Bremen was our target for the night, and we weren’t the only ones taking advantage of the quieter roads. On unlit stretches, the Insignia’s Matrix LED headlights, capable of dipping any number of their 32 individual sections, simultaneously uplit signs and gantries while creating dark spots to avoid blinding drivers of slow‐moving lorries, opposing traffic and the occasional 150mph executive saloon overtaking us. Clever technology with a real safety benefit – and just as effective as systems offered on premium‐brand models.
Though we’d been denied a chance for high‐speed driving, OnStar at least meant we didn’t have to pull over to make hotel arrangements. Insignia drivers with OnStar on board can book parking and accommodation through the service button, and, because it’s a human being on the end of the line, it’s also incredibly specific. Our advisor found and booked us a budget hotel, with parking, close to an autobahn junction in Bremen so we could re‐join the route easily the next day – a process only hamstrung by the need to either remember your credit card number, or have a passenger on hand to read it out. Otherwise you’ll need to pull over, which defeats the point.
Germany offered up another 150 miles of uneventful driving on the second day. Fuel economy had taken a turn for the better on the autobahn, but we’d opted to take some time away from the wheel for the crossing into Denmark – an 12‐mile ferry ride from a small terminal in Puttgarden, lined up alongside Danish and Swedish cars, creaking with the weight of crates of low‐tax German alcohol.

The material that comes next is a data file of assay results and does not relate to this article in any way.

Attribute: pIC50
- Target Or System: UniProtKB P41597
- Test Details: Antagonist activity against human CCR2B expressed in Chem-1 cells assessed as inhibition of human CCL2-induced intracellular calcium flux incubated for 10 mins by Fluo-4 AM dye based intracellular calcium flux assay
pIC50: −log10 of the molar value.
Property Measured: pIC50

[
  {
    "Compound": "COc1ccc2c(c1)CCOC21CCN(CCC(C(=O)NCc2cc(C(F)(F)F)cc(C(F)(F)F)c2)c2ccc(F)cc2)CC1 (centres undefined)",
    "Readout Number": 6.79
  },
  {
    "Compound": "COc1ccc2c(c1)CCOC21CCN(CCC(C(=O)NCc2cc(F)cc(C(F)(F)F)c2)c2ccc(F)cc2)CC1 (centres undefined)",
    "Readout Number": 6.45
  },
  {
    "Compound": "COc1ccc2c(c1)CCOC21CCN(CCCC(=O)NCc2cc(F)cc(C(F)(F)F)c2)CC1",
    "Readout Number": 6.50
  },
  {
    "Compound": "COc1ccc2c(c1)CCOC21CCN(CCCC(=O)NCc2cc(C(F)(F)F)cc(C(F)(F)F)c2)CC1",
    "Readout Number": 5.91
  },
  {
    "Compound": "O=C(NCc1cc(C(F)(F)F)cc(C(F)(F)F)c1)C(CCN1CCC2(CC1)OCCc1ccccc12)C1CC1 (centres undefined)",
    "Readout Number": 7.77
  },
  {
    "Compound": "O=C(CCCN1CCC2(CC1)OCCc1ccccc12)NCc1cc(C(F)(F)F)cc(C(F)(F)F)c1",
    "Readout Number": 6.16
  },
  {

For all the demonisation of diesel engines over the last 18 months, ferry operator Scandilines is showing there’s still some potential. The eventual aim for its ferries is to go fully electric, and that’s already underway with hybridisation beginning back in 2013. Swapping one of the two diesel engines for a 50‐tonne battery pack and using the other as a generator is said to cut CO2 emissions by 15%, while 90% of sulphur and particulate emissions are ‘scrubbed’ from the exhaust fumes using water vapour, and stored in an on‐board sludge tank to be processed later. Eerily silent and vibration‐free, it’s a reminder that cars aren’t the only polluters coming under scrutiny lately.
The Insignia has no form of electrification, but it’s a sign of changing times. The 2.0‐litre diesels use AdBlue to break harmful NOx into water vapour and nitrogen – a genuinely effective route to cleaner diesel engines, despite the bad press – and Vauxhall is one of the first manufacturers to release fuel economy data based on the new test regime. Good news in that it gives a better reflection of what you can expect on the road, but the apparent generation‐to‐generation hike in CO2 emissions might take some explaining. Or at least it will for those who still want it – even in this diesel‐weighted part of the market, there are British fleets wanting petrol Insignias.